These 9 ‘Insane Asylums’ From The 19th Century Are The Stuff Of Nightmares

Published September 30, 2020
Updated October 5, 2020

Colney Hatch Lunatic Asylum: London’s Forgotten Fire Disaster

Asylum Patient

Wellcome CollectionThe Colney Hatch Asylum was built in the 19th century and cost nearly half a million dollars.

The Colney Hatch Lunatic Asylum, later known as the Friern Hospital, was among a handful of mental health hospitals built in what would become the greater area of London in the 19th century.

It was designed by Samuel Daukes with the guidance of John Conolly, the superintendent of Hanwell Asylum, with an Italian architectural style in mind. The expansive building had six-mile-long corridors that stretched over 119 acres of land.

Insane asylums were novelties during that period, so its opening received much attention. The first foundation stone was laid in May 1849 by Prince Albert, and the total cost of the facility’s construction totaled nearly £400,000 or half a million dollars. Indeed, it was the largest of the early asylums built in Europe at the time.

The hospital officially opened on July 17, 1851, and quickly housed its maximum total of 1,000 patients. But as mental health hospitals across the U.K. became overcrowded by the growing demand for treatment, so too was the Colney Hatch Lunatic Asylum. Even after undergoing design expansions to bring its occupancy up to 2,000, the facility was still flooded with too many patients.

Colney Hatch Asylum Patient

Wellcome CollectionThe asylum was the site of one of the worst peacetime fires to happen in London.

By the 1860s, the facility had become so overrun that it had to break its original anti-restraint ethos. Overwhelmed staff began putting their most challenging mental health patients in restraints and care at the facility subsequently declined. At its peak, the hospital housed over 3,000 patients.

As if the subpar conditions weren’t enough to contend with, the asylum was hit by a major fire on January 27, 1903. The wooden wards caused the fire to quickly spread across the facility as cramped conditions contributed to the horrific deaths of many of the patients inside.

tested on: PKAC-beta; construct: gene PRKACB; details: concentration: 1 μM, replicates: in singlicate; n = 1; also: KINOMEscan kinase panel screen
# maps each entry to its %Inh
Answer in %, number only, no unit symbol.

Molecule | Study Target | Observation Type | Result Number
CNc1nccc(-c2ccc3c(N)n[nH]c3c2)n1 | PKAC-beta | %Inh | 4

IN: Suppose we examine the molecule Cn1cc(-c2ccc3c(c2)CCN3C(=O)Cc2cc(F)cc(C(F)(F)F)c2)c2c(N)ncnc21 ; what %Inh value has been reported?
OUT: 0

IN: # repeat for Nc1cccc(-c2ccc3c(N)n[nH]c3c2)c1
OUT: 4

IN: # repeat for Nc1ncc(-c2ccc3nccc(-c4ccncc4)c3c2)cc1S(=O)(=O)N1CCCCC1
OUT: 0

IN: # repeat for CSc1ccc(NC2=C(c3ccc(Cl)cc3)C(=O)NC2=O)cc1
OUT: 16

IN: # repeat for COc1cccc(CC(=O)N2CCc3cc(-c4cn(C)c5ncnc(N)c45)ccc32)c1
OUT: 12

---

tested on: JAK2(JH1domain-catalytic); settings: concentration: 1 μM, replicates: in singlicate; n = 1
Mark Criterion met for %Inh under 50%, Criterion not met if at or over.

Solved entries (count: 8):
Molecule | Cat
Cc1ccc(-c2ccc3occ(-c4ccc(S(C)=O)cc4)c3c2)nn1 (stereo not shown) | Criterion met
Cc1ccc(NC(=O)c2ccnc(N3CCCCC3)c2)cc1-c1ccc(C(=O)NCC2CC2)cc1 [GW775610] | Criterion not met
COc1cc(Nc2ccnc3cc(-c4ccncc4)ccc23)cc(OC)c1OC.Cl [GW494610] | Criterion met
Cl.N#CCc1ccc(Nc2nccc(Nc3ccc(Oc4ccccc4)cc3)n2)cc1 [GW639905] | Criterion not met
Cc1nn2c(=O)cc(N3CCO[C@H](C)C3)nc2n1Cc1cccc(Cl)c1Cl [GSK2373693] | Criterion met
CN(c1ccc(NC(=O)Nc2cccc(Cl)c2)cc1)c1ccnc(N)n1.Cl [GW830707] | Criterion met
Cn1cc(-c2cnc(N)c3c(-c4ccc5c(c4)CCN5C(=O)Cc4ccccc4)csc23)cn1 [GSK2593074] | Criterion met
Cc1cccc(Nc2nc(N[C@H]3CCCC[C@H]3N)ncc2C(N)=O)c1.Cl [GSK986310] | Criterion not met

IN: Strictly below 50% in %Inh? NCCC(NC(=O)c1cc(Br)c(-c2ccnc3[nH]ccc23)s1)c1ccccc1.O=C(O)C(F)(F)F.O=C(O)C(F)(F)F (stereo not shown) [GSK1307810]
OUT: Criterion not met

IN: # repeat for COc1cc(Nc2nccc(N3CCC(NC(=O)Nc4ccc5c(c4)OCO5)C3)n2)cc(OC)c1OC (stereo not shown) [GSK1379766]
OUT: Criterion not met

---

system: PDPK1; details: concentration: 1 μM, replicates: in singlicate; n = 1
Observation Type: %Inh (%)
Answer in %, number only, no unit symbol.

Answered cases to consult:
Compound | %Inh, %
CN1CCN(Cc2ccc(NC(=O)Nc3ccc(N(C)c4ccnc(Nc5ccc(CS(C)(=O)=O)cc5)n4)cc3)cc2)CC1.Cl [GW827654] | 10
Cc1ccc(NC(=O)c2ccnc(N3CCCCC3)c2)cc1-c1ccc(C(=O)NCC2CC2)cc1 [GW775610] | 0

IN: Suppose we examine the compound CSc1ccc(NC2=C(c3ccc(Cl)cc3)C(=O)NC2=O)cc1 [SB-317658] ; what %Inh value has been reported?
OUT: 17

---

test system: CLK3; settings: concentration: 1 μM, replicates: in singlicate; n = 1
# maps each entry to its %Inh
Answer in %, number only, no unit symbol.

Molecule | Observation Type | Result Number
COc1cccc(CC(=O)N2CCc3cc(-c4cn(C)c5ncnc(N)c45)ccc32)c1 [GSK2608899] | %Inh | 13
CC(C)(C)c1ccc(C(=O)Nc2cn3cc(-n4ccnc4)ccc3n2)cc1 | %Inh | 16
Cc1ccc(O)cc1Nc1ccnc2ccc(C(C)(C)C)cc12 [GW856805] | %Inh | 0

As the Boston Evening Transcript put it:

Some of the lunatics were burned in their beds, and the charred remains of others were found huddled together in corners, while groups of partially consumed bodies on the site of the corridors showed that many persons lost their lives and sacrificed those of others in their frantic efforts to force a passage through the flames to the main building.

Amputee Patient At Colney Hatch Asylum

Wellcome CollectionAmputee patient at Colney Hatch Asylum.

The Hornsey Fire Brigade was the first to respond to the call. They dammed a brook by the bottom of the slope, which was about 400 yards from the fire. But the fire was too strong to contain.

The flames killed 52 people inside the hospital; all of the victims were women. The extent of the tragedy cemented it as one of the worst peacetime fires in London’s history.

Female Asylum Patient

Wellcome CollectionAll the patients who died in the 1903 fire were women.

After the fire, the Colney Hatch Asylum was renamed the Friern Hospital. It continued to serve patients with psychiatric conditions until it closed in 1993. The empty property was later purchased by developers and converted into luxury apartments called Princess Park Manor, a popular residence for Britain’s rich and famous.

The developer’s website mentions nothing about the property’s horrific past as a center for downtrodden mental health patients, inducing a jarring contrast with its present use as a ritzy residence. Still, no matter how hard they may try to bury it, the asylum’s history will continue to live on through those who know its story.

Now that you’ve learned about some of the most infamous insane asylums of the past centuries, read about the thousands of bodies found buried underneath the 19th century Mississippi Insane Asylum. Then, meet Camille Claudel, the provocative sculptor who ended up locked in an asylum.

Natasha Ishak
Natasha Ishak is a staff writer at All That's Interesting.